May 12, 2008

the rust and the rain endure

Because Joan Didion says so early on in this memoir that one cannot know grief until one is inside it, I feel like this book is for members of a club to which I do not belong. I have grieved certain definite losses - beloved relatives, people I knew from a considerable distance whom I would like to have known better; animal family members who were more human than some people I walk amongst daily. However, I have not experienced the loss of anyone I am intimately close to. Because my family is healthy and I am approaching marriage, I'm stepping into joy, not grief, and I feel almost not in the right place - "yet" - to read this book. However, I cannot stop.

One thing Didion urgently wants you to know is that your family may be healthy, and you may be stepping into the greatest joy you can imagine, but it can all be taken away from you in a heartbeat (or, as she reconsiders, "the lack thereof.") Where I am in the book, this is not a Buddhist-type understanding on her part. She's calm, but not at peace with anything. In fact, she half thinks he might not even be gone, really - and she hangs onto his clothes so that he'll have something to wear if - when - he returns.

Last night I tried to explain this thinking to Scott. "She's not deluded," I said.

"Um ..." he replied.

"Well, no, I guess you'd have to call it a delusion. But what I mean is she just wasn't ready. They really depended on each other, all their married life. So she wasn't ready. But she's not crazy."

And Scott carefully answered, "She sounds crazy." (Very carefully, because of part of an argument we'd had - or maybe it was more like I blew up at him for not regarding me with seriousness, pretty much ever. Stepping headlong into joy, did I mention?) But I couldn't blame him for not understanding the magical thinking - you can't, fully, unless you read the accompanying observations, the small comments, the snippets of Hopkins, all the little pieces that go along with this magical thinking that her love would never die - and should the unthinkable happen, that he would come back and would need a pair of shoes to wear when he did.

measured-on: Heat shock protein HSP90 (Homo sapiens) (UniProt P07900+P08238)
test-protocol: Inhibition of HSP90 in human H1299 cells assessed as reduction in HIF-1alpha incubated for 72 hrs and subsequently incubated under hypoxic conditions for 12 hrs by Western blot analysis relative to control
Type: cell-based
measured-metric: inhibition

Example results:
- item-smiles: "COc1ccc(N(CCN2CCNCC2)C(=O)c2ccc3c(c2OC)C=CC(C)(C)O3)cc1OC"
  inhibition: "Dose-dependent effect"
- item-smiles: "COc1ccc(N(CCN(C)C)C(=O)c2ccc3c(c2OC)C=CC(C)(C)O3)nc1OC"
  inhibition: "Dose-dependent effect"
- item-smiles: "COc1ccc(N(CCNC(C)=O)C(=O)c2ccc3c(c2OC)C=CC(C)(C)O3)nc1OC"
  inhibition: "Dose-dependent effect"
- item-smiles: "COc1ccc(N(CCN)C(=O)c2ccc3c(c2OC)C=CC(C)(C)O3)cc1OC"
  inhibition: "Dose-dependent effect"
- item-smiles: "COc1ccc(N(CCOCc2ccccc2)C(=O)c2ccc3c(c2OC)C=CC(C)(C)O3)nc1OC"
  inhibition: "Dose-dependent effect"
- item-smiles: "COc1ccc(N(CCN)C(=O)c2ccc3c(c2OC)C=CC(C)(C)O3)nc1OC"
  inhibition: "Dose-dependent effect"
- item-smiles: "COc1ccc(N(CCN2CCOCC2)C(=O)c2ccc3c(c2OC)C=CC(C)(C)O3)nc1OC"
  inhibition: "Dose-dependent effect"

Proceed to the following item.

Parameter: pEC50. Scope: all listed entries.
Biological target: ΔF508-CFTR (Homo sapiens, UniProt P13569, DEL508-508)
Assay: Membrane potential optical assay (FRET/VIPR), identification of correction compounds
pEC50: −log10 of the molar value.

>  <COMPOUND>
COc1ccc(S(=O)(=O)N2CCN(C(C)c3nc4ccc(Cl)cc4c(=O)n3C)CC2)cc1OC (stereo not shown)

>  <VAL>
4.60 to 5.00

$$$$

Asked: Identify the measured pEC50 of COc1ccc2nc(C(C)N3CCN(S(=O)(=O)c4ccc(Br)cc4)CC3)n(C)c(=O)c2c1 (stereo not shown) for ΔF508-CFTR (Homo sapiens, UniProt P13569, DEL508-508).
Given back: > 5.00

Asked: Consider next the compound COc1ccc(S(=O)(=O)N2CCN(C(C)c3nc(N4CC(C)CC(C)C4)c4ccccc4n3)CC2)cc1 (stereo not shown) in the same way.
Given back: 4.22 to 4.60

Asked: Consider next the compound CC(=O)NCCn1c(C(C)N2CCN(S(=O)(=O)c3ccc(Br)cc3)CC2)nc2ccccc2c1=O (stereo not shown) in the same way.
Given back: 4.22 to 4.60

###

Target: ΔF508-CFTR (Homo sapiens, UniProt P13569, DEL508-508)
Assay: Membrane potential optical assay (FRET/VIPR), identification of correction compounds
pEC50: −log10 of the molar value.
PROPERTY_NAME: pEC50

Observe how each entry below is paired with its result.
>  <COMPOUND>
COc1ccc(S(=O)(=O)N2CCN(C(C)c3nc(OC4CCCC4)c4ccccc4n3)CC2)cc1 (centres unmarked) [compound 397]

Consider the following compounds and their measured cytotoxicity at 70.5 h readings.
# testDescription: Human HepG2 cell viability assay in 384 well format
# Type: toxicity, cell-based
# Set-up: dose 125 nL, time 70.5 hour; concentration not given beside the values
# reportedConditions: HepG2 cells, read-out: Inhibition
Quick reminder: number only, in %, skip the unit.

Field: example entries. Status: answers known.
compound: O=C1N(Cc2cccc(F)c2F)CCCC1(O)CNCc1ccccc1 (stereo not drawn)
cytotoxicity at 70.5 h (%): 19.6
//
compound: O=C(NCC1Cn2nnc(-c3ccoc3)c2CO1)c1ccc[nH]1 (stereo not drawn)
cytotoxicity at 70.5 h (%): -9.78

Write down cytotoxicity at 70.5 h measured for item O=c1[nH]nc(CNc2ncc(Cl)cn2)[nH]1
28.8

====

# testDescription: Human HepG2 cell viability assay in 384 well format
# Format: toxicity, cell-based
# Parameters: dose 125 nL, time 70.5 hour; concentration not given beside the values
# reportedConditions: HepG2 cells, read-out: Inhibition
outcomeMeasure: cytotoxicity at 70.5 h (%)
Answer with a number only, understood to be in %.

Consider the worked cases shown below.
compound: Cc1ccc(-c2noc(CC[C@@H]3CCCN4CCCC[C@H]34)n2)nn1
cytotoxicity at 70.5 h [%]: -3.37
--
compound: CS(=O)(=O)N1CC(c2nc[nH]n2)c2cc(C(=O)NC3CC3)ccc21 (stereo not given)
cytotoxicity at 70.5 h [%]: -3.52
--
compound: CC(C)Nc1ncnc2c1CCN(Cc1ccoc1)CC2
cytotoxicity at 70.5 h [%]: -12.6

This is not so much a memoir about the writer John Dunne as it is a portrait of grief. For me it's also a reminder that as deep as a love can be, the vessel will not always be in your possession. Whichever of you leaves first, love with this knowledge in your heart and mind. I hope the bottom line is that it makes love more precious, not less worth the effort.

Because even before reading this book I have always been interested in the dynamics of marriage and (but separately) loss - another portrait of grief, love, and the beauty of life. Read the blog in its entirety - from heartbreak to peace and everything in between - it is worth every minute you'll spend.

On Love, In Sadness

Oh love, it's a brittle madness - I sing about it in all my sadness
It's not falsified to say that I've found God
Inevitably, well it still exists
So pale and fine I can't dismiss it
I won't resist - and if I die, well, at least I tried.

- Jason Mraz

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